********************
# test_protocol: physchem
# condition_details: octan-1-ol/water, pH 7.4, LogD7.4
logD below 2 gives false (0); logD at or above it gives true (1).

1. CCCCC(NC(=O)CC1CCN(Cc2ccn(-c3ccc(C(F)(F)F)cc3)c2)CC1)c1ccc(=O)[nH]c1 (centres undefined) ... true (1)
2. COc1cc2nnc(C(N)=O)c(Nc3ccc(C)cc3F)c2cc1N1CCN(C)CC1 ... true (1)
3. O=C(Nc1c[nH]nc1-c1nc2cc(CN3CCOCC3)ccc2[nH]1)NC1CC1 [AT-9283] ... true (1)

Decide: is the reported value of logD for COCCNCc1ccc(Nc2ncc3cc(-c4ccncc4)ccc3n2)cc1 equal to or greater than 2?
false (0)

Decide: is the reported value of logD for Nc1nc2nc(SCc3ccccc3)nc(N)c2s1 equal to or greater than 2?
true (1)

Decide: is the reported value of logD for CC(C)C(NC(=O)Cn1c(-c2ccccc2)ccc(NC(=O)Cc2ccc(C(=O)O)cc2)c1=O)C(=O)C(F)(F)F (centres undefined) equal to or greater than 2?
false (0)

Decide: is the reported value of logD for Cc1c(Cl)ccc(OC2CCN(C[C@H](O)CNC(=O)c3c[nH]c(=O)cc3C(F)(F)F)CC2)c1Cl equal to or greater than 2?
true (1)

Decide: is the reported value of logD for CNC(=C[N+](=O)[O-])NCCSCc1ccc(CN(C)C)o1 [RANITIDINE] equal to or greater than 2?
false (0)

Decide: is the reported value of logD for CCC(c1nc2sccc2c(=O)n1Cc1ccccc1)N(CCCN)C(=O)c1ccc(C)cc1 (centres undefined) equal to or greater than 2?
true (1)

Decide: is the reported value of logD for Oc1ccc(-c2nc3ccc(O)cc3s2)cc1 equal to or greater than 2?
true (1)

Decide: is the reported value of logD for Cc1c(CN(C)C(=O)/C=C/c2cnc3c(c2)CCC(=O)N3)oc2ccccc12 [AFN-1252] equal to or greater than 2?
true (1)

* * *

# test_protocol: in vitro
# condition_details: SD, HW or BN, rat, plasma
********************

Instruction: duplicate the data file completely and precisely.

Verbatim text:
# test_protocol: physchem
# condition_details: octan-1-ol/water, pH 7.4, LogD7.4
logD below 2 gives false (0); logD at or above it gives true (1).

1. CCCCC(NC(=O)CC1CCN(Cc2ccn(-c3ccc(C(F)(F)F)cc3)c2)CC1)c1ccc(=O)[nH]c1 (centres undefined) ... true (1)
2. COc1cc2nnc(C(N)=O)c(Nc3ccc(C)cc3F)c2cc1N1CCN(C)CC1 ... true (1)
3. O=C(Nc1c[nH]nc1-c1nc2cc(CN3CCOCC3)ccc2[nH]1)NC1CC1 [AT-9283] ... true (1)

Decide: is the reported value of logD for COCCNCc1ccc(Nc2ncc3cc(-c4ccncc4)ccc3n2)cc1 equal to or greater than 2?
false (0)

Decide: is the reported value of logD for Nc1nc2nc(SCc3ccccc3)nc(N)c2s1 equal to or greater than 2?
true (1)

Decide: is the reported value of logD for CC(C)C(NC(=O)Cn1c(-c2ccccc2)ccc(NC(=O)Cc2ccc(C(=O)O)cc2)c1=O)C(=O)C(F)(F)F (centres undefined) equal to or greater than 2?
false (0)

Decide: is the reported value of logD for Cc1c(Cl)ccc(OC2CCN(C[C@H](O)CNC(=O)c3c[nH]c(=O)cc3C(F)(F)F)CC2)c1Cl equal to or greater than 2?
true (1)

Decide: is the reported value of logD for CNC(=C[N+](=O)[O-])NCCSCc1ccc(CN(C)C)o1 [RANITIDINE] equal to or greater than 2?
false (0)

Decide: is the reported value of logD for CCC(c1nc2sccc2c(=O)n1Cc1ccccc1)N(CCCN)C(=O)c1ccc(C)cc1 (centres undefined) equal to or greater than 2?
true (1)

Decide: is the reported value of logD for Oc1ccc(-c2nc3ccc(O)cc3s2)cc1 equal to or greater than 2?
true (1)

Decide: is the reported value of logD for Cc1c(CN(C)C(=O)/C=C/c2cnc3c(c2)CCC(=O)N3)oc2ccccc12 [AFN-1252] equal to or greater than 2?
true (1)

* * *

# test_protocol: in vitro
# condition_details: SD, HW or BN, rat, plasma